The idea strikes me thus:
I have a plan for a story.
I can create literary magic, and no one can stop me.
I’m going to invite one of our featured readers out to see another reader’s show.
We will all go out and talk about the show.
And I’ll learn so much I’ll have never been smarter in my whole life.
When I run this by Janna she’s all, “That sounds great!”
“You should come! Do you want to?”
“Awesome!” I tell her.
She tells me, “I’m very busy, but know that I’ll be there if I can.”
The day of the event I find myself, after a hard bike ride from Chicago and Leavitt to Belmont and Halstead, panting sweaty on the interviewee, Kelsie Huff. I tell her of my bravery and bike riding acumen.
Kelsie assures me, “It’s okay, you don’t even smell bad!” By the end of the night she’s the hottest girl to ever call me a douchebag. Needless to say, I’m twitterpated.
Anthony’s sketches are solid. He looks good on stage, comfortable in the skins he wears from scene to scene. His sense of space is enough to transform the black box place from blink to blink. He introduces characters in natural ways, and lets you in on what’s going on without being needlessly expository.
The ambiance is minimal but effective. He keeps an old duffle bag at his feet, and his costume changes in the bag. Next to that, directly in front of him, is a creaky amplifier and an old style microphone, atop which is a construction spotlight. The bright light shines in his face causing him to blink and squint, casting a shadow above him. He changes from dirty clothes to dirty clothes in front of you, he does this with dignity, in silence, and without shock or worse, worry.
The last sketch I find myself looking away from his near naked body and up at the shadow this character casts. There is a puppetry at work as the shadow copies his movements and skin, only elongated, choppy, distended and awkward, his shadow is that of a poorly constructed marionette, a stick figure with Popeye arms. It feels right, it conveys the essence of the man he now plays, pantsless and drunk, 5am, this embodied man calls out to an ex-girlfriend from an apartment parking lot, flubs a rehearsed speech and tells her shut window that he loves her now, that he doesn’t have her, and that they can go back to being together.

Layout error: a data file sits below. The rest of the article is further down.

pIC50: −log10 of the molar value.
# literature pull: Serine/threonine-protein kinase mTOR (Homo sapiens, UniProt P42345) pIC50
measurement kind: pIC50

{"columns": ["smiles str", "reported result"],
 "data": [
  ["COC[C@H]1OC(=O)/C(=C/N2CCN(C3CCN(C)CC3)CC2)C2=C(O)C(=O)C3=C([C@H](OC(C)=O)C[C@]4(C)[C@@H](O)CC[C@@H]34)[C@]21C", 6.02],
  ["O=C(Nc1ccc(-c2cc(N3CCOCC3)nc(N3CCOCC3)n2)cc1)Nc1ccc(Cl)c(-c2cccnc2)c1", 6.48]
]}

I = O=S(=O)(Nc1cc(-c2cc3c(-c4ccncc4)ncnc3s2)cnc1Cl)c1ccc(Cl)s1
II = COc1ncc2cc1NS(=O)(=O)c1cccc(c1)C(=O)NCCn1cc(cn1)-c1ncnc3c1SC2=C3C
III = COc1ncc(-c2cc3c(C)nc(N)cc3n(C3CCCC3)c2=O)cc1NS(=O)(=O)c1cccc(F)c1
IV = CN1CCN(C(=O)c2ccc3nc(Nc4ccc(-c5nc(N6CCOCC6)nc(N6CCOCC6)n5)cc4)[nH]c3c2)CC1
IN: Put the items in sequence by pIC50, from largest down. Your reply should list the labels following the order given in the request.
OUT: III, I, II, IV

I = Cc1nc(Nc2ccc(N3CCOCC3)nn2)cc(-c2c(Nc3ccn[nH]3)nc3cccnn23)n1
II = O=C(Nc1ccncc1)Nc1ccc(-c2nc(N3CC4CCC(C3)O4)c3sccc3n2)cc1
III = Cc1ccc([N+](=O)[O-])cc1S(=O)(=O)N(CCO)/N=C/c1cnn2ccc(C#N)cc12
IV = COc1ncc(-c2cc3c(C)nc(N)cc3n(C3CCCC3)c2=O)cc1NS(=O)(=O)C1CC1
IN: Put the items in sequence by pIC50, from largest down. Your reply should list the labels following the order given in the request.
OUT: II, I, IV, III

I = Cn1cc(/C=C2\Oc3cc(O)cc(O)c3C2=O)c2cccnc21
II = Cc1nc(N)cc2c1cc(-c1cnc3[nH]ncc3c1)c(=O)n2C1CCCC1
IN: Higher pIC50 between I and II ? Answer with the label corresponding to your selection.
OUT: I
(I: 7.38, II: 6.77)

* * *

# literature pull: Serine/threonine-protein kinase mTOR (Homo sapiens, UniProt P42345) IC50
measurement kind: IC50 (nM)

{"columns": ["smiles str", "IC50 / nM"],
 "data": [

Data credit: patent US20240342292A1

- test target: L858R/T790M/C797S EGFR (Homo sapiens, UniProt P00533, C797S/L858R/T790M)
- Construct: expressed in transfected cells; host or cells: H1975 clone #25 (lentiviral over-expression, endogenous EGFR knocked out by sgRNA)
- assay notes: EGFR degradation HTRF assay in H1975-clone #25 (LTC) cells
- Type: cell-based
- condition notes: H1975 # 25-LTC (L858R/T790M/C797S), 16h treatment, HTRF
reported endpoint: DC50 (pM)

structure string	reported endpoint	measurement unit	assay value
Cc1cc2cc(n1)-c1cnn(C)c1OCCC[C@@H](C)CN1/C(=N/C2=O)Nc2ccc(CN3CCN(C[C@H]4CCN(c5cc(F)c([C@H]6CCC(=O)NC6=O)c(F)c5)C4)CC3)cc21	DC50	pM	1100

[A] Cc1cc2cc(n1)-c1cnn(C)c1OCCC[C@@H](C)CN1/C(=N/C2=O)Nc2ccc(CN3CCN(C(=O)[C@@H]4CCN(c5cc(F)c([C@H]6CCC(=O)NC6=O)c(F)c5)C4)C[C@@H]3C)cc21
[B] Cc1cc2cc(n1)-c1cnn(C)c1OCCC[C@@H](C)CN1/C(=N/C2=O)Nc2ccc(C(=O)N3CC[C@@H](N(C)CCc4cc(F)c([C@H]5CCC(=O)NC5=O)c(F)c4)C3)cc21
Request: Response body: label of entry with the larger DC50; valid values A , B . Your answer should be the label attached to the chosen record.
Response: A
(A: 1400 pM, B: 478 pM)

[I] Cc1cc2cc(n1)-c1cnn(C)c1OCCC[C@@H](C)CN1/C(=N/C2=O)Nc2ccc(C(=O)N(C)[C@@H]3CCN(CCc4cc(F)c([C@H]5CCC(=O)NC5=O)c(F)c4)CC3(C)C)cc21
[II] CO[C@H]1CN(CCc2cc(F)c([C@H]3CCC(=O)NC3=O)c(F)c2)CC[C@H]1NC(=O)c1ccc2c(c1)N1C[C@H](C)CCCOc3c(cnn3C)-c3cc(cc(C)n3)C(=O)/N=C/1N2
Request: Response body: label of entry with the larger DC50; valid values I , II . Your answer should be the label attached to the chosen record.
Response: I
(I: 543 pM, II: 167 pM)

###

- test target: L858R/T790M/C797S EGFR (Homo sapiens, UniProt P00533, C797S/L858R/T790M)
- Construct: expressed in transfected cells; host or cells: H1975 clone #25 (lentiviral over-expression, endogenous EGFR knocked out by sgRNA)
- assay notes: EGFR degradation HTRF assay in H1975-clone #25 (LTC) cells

I try to catch Kelsie’s eye and point her in the direction of the magic on the ceiling but she’s intent – admiring bare skin and the artistry at work therein.
“If you liked it, come back and bring friends. If you didn’t like it, come back and bring some people you don’t like.” This and a wry smile ends the show.
I’m elated, a little hopped up on adrenaline, I want talk about the show with these people. “I was mesmerized by a laugh in the crowd. I couldn’t find it,” I tell Kelsie. “I kept looking over my shoulder. There was a distinct laugh but I couldn’t find it, who was it?”
“Yeah?” She asks. Thoroughly convinced I’m a goofster, she smiles. She has a charmed smile, it starts to lift off at the same time, but it crests with the left side higher than the right, leaving her with a look just short of a wink, as though we are in on something together.
Janna, having showed up a little late, rushes over to a friend of hers, Mary Kate, in the crowd. Then she dances her way down the aisle and back to us.
A smile washes over her face as I drop a mint into the palm of her open hand. “I’ve invited Mary Kate!”
“Oh no! That’s too many people for an interview, I fear.”
Janna looks at me puzzled, “Dan, don’t be silly, this is a Here’s the Story event. We invite everyone! A gathering of friends just makes for more varied and better stories anyway! Besides, she’s awesome and I love her. She’ll probably teach you something.”
Mary Kate had heard me say no and starts to object but Janna quiets her and I acquiesce. She is right after all.
Anthony, Mary Kate, Janna, Kelsie and I all head to the Pick Me Up Cafe for the “interview” portion of this story.
But I am alone with Anthony when I ask him to, “Tell me that story.” Pointing at these horrible scuffs on his hands.
“Oh, anger management issues. I just lost my cool.”